With a legacy of over a century, this concentrated drink was formulated in 1910 to beat the heat during summers. But there's a lot more to it, so keep reading to know the history of Rooh Afza.
The name Rooh Afza brings back nothing but nostalgia filled with memories. It's a beverage we've all grown up having with milk, water, and even directly because the flavour has always been the same- sweet and refreshing. Be it the unannounced guests, us feeling thirsty during summers, or sipping it all at once during Ramzan, Rooh Afza has always been there. It's a much-loved drink and is as refreshing as its name, 'Rooh Afza, which literally translates to Soul Refresher. But did you know this iconic drink has been quenching our thirst for the last 115 years and that it still continues to unite the people of India and Pakistan? No? Keep scrolling to know the history of Rooh Afza.
Made with the intention to help people fight the summers in a small shop in Delhi
It all started in 1907 when an Unani practitioner, Hakim Hamid Abdul Majeed, opened a shop by the name Hamdard. Since the summers in Delhi were horrible, in 1910, he thought of creating a herbal mix that would help people stay cool. After selecting herbs and syrups from the traditional Unani medicines, he made Rooh Afza that would protect people from heat strokes and dehydration. The main ingredients of this heat buster drink included extracts from rose, kevda, carrot, and spinach.
After successfully making it, Hakim Sahab got its iconic logo designed by a local artist name Mirza Noor Ahmed. Since printing in Delhi wasn't significantly advanced at that time, Hakim Sahab reached out to the Bolton Press of the Parsees of Bombay in Mumbai for it. It's also fascinating to know that initially, for a few months, Rooh Afza used to be sold in wine bottles.
Partition and the success of Rooh Afza
After Hakim Sahab died in 1925, his wife Rabea Begum started a charitable trust in the name of herself and their two sons. At this point, Rooh Afza had become a famous name and was even doing advertising and had started doing distribution on a national level. But what took it to another level of success was the partition of India in 1947.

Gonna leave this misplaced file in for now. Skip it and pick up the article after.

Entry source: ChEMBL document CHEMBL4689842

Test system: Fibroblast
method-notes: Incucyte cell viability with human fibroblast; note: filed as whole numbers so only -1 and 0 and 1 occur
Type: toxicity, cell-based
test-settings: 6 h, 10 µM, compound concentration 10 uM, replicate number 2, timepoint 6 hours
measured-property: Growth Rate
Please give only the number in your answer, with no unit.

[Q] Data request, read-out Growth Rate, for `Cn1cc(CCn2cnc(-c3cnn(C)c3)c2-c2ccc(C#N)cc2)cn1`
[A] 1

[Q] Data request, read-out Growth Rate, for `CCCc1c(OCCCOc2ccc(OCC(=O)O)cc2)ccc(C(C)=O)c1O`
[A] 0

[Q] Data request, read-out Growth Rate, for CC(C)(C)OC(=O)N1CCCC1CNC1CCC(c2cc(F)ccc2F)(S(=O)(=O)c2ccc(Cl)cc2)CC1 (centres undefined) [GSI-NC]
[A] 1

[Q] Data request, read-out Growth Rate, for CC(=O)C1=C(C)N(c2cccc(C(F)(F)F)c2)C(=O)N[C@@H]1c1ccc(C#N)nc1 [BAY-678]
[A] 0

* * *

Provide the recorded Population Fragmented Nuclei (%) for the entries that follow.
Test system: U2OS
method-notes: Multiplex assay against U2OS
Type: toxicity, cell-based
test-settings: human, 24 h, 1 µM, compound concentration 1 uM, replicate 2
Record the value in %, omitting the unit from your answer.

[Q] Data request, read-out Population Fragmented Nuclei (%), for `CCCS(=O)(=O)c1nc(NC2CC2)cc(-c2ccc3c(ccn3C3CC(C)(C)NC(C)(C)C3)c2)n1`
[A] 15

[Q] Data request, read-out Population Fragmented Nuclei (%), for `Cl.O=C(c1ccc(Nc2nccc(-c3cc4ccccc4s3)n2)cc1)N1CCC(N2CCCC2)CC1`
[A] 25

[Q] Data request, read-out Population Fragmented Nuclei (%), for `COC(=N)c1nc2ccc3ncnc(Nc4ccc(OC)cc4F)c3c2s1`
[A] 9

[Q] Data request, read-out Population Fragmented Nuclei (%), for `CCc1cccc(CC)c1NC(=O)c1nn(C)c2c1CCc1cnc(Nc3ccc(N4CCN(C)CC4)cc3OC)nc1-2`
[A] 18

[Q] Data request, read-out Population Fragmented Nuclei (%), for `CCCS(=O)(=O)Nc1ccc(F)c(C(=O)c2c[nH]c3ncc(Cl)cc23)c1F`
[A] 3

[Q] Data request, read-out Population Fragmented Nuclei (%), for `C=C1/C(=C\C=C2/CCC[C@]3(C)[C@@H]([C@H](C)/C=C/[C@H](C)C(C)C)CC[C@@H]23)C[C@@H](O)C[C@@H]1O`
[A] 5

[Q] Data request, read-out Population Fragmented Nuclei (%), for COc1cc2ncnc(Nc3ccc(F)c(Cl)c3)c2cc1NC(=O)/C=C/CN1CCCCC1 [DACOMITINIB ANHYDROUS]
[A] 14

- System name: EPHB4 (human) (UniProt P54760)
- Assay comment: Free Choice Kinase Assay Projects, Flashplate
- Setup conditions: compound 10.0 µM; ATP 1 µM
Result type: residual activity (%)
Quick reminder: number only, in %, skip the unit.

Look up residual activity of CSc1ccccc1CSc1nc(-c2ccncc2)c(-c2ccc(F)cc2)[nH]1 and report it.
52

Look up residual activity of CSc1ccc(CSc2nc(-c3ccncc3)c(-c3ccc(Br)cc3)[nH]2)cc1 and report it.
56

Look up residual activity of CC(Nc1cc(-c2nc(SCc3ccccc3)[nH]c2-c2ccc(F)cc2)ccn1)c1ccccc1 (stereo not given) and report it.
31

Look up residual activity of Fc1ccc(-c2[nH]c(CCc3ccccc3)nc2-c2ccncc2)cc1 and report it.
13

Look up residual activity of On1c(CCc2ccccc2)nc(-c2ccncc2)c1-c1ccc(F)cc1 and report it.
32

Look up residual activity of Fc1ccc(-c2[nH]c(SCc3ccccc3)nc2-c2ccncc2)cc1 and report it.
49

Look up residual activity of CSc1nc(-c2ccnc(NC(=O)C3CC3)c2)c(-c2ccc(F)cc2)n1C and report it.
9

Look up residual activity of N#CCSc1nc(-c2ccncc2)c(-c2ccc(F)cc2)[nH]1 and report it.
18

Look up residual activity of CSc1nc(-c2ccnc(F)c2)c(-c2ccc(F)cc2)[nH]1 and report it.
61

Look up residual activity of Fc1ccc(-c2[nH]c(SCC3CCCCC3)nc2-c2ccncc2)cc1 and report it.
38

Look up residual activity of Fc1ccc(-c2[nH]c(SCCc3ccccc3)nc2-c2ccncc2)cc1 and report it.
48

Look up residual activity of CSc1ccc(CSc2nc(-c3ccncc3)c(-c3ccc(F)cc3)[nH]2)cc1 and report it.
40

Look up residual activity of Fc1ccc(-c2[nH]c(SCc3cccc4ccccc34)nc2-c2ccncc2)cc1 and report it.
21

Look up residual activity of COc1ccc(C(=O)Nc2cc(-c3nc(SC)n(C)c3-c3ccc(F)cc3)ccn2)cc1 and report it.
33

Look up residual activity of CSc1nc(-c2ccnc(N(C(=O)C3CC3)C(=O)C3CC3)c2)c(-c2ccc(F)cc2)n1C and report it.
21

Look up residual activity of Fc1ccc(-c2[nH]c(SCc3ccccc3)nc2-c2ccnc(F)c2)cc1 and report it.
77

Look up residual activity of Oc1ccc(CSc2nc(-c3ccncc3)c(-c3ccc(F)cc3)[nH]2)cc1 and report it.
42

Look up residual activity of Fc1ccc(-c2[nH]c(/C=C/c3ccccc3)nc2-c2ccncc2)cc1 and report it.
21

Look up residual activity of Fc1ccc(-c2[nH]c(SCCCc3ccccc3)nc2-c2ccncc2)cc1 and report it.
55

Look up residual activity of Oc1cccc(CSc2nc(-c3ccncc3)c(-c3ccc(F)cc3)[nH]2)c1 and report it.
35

After the partition, Hakim Abdul Hameed, the elder son of Hakim Sahab, stayed back in India. But Hakeem Mohammad, the younger one, migrated to Pakistan. He, in fact, opened up a separate Hamdard company in Karachi in a small rented house. Later after the success of the same in 1953, he even started a branch in East Pakistan (now Bangladesh). After the independence of Bangladesh, Mohammad gifted this subsidiary to a local entrepreneur. This Bangladeshi businessman continued running the same under the name Hamdard. Thus, Rooh Afza got a place in Bangladesh as well.
Getting bigger and delicious
This iconic drink has the same taste in all three countries as all of them use a similar formula. Currently, Hamdard has a revenue close to Rs.1000 crores, selling 40 million bottles annually. It has three bottling plants in India and transfers 85% of its profit to Hamdard National Foundation (HNF), which donates it to charitable organizations. Apart from Rooh Afza, Hamdard has many products in the well-being and nutrition category, including the very popular blood-purifying tonic Safi. Targetting new audiences, Rooh Afza is expanding its product line. It has introduced Fusion fruit juices and milkshakes in India, Rooh Afza Go (carbonated drink), and Doodh Rooh Afza (ready-to-drink beverage) in Pakistan.
Isn't the history of Rooh Afza as flavourful as its taste? Well, now you know that you are sipping a drink that tastes exactly the same in 3 different countries. And, how fascinating is that?